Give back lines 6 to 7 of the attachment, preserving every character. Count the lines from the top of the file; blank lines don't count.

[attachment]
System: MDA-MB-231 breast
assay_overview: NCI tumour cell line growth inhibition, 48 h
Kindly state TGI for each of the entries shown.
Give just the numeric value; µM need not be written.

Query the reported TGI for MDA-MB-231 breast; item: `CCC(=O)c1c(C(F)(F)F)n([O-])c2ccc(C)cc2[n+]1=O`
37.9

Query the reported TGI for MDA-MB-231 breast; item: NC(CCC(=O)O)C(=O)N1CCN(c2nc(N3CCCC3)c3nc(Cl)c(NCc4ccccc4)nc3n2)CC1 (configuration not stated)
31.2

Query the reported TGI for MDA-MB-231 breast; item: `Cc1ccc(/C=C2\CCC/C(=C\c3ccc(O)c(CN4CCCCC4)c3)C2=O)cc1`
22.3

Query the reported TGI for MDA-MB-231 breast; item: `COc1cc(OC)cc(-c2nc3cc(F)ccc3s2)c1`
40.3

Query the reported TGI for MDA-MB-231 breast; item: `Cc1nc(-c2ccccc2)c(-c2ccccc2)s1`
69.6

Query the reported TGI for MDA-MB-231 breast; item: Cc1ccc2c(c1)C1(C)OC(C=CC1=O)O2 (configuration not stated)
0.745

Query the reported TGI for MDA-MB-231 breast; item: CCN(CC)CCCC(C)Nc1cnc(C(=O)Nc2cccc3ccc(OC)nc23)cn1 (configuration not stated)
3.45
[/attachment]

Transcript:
37.9

Query the reported TGI for MDA-MB-231 breast; item: NC(CCC(=O)O)C(=O)N1CCN(c2nc(N3CCCC3)c3nc(Cl)c(NCc4ccccc4)nc3n2)CC1 (configuration not stated)